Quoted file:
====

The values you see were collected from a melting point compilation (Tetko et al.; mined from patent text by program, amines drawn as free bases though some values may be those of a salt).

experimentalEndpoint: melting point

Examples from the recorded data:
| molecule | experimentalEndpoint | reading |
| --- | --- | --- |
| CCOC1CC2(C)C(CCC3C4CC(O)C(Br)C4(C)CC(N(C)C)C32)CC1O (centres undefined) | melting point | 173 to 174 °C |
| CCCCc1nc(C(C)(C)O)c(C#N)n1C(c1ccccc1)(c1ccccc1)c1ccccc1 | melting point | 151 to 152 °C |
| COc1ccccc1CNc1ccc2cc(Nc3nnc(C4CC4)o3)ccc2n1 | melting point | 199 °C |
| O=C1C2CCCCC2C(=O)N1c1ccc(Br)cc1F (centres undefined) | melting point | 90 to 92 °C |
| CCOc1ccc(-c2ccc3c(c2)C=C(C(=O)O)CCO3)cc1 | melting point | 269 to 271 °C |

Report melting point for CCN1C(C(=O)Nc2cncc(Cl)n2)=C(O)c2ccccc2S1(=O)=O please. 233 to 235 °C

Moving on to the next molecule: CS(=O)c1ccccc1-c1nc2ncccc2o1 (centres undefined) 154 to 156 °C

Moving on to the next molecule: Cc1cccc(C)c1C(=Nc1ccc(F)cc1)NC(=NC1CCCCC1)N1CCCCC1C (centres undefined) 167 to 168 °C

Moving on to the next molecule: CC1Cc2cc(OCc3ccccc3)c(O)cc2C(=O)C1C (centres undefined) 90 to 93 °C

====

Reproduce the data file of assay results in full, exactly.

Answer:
The values you see were collected from a melting point compilation (Tetko et al.; mined from patent text by program, amines drawn as free bases though some values may be those of a salt).

experimentalEndpoint: melting point

Examples from the recorded data:
| molecule | experimentalEndpoint | reading |
| --- | --- | --- |
| CCOC1CC2(C)C(CCC3C4CC(O)C(Br)C4(C)CC(N(C)C)C32)CC1O (centres undefined) | melting point | 173 to 174 °C |
| CCCCc1nc(C(C)(C)O)c(C#N)n1C(c1ccccc1)(c1ccccc1)c1ccccc1 | melting point | 151 to 152 °C |
| COc1ccccc1CNc1ccc2cc(Nc3nnc(C4CC4)o3)ccc2n1 | melting point | 199 °C |
| O=C1C2CCCCC2C(=O)N1c1ccc(Br)cc1F (centres undefined) | melting point | 90 to 92 °C |
| CCOc1ccc(-c2ccc3c(c2)C=C(C(=O)O)CCO3)cc1 | melting point | 269 to 271 °C |

Report melting point for CCN1C(C(=O)Nc2cncc(Cl)n2)=C(O)c2ccccc2S1(=O)=O please. 233 to 235 °C

Moving on to the next molecule: CS(=O)c1ccccc1-c1nc2ncccc2o1 (centres undefined) 154 to 156 °C

Moving on to the next molecule: Cc1cccc(C)c1C(=Nc1ccc(F)cc1)NC(=NC1CCCCC1)N1CCCCC1C (centres undefined) 167 to 168 °C

Moving on to the next molecule: CC1Cc2cc(OCc3ccccc3)c(O)cc2C(=O)C1C (centres undefined) 90 to 93 °C